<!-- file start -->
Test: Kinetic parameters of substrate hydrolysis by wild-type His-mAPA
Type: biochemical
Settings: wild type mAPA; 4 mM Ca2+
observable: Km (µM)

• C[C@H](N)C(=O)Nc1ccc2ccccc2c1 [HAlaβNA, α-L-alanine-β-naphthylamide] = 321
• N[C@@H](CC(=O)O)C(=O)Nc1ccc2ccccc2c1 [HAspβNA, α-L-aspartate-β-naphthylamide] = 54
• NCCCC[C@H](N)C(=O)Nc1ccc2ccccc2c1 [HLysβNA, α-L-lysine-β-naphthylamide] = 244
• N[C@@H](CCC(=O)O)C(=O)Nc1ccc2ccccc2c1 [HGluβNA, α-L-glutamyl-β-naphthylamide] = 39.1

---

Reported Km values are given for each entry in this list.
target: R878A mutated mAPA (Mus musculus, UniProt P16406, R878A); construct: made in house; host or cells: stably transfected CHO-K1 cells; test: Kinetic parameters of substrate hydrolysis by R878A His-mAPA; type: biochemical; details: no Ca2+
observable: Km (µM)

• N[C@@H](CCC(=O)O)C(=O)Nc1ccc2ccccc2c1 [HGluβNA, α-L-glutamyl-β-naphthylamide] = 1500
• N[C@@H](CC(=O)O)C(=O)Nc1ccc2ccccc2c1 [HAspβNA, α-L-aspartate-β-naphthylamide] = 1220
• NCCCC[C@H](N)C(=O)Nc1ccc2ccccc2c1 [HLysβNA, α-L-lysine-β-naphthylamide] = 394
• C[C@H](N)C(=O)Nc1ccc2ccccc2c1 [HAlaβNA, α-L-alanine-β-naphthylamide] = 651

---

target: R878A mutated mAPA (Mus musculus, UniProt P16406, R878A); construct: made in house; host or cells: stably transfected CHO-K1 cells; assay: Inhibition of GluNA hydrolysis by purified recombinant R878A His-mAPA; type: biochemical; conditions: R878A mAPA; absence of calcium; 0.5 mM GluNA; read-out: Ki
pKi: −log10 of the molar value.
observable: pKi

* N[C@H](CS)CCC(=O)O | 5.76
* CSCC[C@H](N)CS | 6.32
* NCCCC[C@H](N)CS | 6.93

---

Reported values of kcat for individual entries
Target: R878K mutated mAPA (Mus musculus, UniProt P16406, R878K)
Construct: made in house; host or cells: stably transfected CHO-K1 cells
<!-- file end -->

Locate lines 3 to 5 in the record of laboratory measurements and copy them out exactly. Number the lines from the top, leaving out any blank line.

Settings: wild type mAPA; 4 mM Ca2+
observable: Km (µM)

• C[C@H](N)C(=O)Nc1ccc2ccccc2c1 [HAlaβNA, α-L-alanine-β-naphthylamide] = 321